Food Tips, Meals, Recipes

Barbecue Sauce

We love barbecue.  You can barbecue all kinds of things and there are as many types of sauce as there are lovers of the cooking method.  Many of them are regional, some are based on the special ingredient, but the main problem can be is that they are almost all tomato based.

I can tolerate tomato based products occasionally, my cousin cannot tolerate them at all.  So my daughter started experimenting with other vegetables and surprisingly realized that it’s the spices that count, not the base.

Barbecue sauce is a highly personal condiment, so I’ve provided you with the ingredients, the measurements are up to you and your taste buds.

Fresh or frozen spinach

Butter or olive oil

Garlic powder

Onion granules

Chili powder

Vinegar

Brown sugar

Worcester sauce

Steam the spinach and process in a food processor until you have a paste.  Add the other ingredients to taste and simmer.

That’s it!  Amazingly, it tastes just like any other barbecue sauce.  You can substitute spinach or zucchini or another vegetable of your choice in your favorite recipe.

Food Tips, Meals, Recipes

Autumn Soup

Summer is not even over, but I’m already looking forward to autumn soups and stews.  This recipe is one I concocted a few years ago from some of my favorite ingredients. It does contain chicken broth, cheese, cream and butter, but with a few tweaks, it can become a delicious vegetarian or vegan dish to warm your autumn evenings.

 

Autumn Soup

 

2 large sweet potatoes

1 carnival squash, or your favorite winter squash, about 1.5 c.

6 c. chicken stock

1 clove garlic

1.5 c. sharp cheddar

cream

rainbow chard

butter

salt, pepper, nutmeg

 

Boil the sweet potatoes and allow to cool before peeling.  Cut squash in half, remove the seeds and bake in a 350F oven 30 minutes or until done.  Cool and remove squash from the peel.

Puree the sweet potatoes and squash, along with the stock, in a food processor and add to your soup pot.

Heat the puree, adding minced garlic and grated cheese.

Wash, dry and chop the chard leaves then saute them in butter.

Add nutmeg, salt and pepper to taste.

Add the chard mixture to the soup and continue to heat through. Stir in cream to taste, heat and serve.

This soup lends itself to many condiments. You can add more cheese, sprinkle with chives or parsley or even top with a spicy Asian sauce.

Food Sensitivities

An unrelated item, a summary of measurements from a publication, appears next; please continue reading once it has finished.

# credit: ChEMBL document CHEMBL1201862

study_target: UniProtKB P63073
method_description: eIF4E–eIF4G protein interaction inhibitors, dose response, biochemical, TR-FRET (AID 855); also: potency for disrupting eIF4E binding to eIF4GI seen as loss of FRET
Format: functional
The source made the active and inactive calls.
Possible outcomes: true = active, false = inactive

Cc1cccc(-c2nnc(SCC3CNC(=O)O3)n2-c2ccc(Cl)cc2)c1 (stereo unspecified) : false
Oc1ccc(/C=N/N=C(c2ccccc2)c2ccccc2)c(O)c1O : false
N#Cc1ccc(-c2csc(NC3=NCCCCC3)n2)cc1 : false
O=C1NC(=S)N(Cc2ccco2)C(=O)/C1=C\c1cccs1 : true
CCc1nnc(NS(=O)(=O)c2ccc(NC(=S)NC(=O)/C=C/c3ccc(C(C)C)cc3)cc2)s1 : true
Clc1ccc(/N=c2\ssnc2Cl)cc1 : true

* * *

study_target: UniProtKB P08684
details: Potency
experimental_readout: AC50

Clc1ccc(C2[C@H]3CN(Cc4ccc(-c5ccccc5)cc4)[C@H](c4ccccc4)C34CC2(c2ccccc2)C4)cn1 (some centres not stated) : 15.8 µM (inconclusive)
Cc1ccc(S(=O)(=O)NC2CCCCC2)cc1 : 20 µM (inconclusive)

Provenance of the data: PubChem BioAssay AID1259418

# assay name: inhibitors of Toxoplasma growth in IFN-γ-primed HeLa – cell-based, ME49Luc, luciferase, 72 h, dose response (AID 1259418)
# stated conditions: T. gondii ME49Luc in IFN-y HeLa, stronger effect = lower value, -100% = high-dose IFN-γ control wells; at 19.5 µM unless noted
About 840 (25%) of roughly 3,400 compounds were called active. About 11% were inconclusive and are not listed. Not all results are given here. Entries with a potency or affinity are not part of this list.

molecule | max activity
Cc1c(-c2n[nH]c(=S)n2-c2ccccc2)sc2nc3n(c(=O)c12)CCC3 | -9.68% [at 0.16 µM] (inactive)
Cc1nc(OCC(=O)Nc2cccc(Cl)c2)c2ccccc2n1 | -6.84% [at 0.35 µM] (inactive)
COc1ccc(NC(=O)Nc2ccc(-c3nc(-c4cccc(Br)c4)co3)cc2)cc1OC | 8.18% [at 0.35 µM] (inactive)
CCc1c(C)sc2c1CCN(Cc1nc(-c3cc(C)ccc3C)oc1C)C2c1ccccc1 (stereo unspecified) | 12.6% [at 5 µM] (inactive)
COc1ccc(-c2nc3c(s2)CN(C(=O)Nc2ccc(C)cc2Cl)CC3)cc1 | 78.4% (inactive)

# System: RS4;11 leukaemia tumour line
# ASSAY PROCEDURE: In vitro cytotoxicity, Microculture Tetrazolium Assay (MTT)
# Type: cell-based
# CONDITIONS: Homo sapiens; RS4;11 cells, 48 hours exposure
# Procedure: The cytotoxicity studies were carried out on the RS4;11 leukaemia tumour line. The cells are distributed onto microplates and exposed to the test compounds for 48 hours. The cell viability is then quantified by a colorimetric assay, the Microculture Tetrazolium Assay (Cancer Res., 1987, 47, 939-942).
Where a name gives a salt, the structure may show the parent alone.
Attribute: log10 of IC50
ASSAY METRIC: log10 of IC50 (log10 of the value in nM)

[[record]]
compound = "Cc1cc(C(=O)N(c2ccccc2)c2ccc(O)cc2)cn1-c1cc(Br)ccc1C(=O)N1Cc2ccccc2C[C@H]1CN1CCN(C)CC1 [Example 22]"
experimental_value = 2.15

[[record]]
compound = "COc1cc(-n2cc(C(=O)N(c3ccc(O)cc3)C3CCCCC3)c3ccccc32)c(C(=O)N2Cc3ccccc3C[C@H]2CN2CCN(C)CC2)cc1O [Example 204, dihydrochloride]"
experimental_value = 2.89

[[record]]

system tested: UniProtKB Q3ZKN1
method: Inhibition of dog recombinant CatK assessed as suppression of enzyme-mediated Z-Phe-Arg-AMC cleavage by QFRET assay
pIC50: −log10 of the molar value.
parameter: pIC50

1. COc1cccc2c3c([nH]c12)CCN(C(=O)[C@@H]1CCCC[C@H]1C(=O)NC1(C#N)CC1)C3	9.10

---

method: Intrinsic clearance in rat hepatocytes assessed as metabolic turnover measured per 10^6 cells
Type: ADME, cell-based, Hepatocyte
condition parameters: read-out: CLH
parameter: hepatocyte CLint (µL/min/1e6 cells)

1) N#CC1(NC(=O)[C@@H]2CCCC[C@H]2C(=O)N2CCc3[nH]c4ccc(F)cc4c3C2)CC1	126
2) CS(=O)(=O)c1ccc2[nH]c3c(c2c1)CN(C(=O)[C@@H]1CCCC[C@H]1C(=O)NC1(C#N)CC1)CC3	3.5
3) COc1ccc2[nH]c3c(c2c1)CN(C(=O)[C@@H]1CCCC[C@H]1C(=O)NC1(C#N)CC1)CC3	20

Another Piece of the Puzzle

I’ve been away for the last several weeks. visiting my daughter in England.  It was a real pleasure to enjoy wheat products without becoming ill during the trip. And, as a result of something that popped up for her after I came home, together we have solved another part of the family sulphur problem.

For several generations, the women in my family have not been able to take iron supplements.  When I became anemic during my pregnancy, my midwife suggested I try chelated iron which luckily worked.

It never dawned on me that the symptoms were very close to those of sulphur overload.

My daughter has discovered that regular iron supplements have a sulphur base. Voila, problem solved.

And due to my DNA tests and my daughter’s ancestry research, I’m pretty sure that I now know how the sensitivity entered my maternal line.

Sulphur sensitivity has been linked to having ancestors who lived along the Silk Road, a trade route between China and the West.  When my late brother finally had his DNA done, it turned up something that also had appeared in my maternal DNA.  Random Eastern European ancestry.  As reports have gotten more detailed, it looks like possibly Ukrainian ancestry, one of the endpoints for the Silk Road.

Also, after recently watching the first season of Marco Polo, I did more online research on the Mongolian DNA that turns up in Hungary as a result of Genghis Khan’s move west.  I have a very large and odd shaped head for a Westerner and the only hats that really fit are those made in the Mongolian style.  Despite that, I have no Asian DNA of any type that shows up on the current tests.

However, when I started digging through the Hungarian research, low and behold, Mongolian and Romany ancestry is turning up to be widespread and my Dad’s haplo group turns up in the middle of the Mongolian DNA they have traced.

Boom! Silk Road ancestry confirmed.

How then, you ask, did it end up coming from my mother’s side of the family?

Several hundred years ago, an Elizabeth Sumner married into my mother’s family.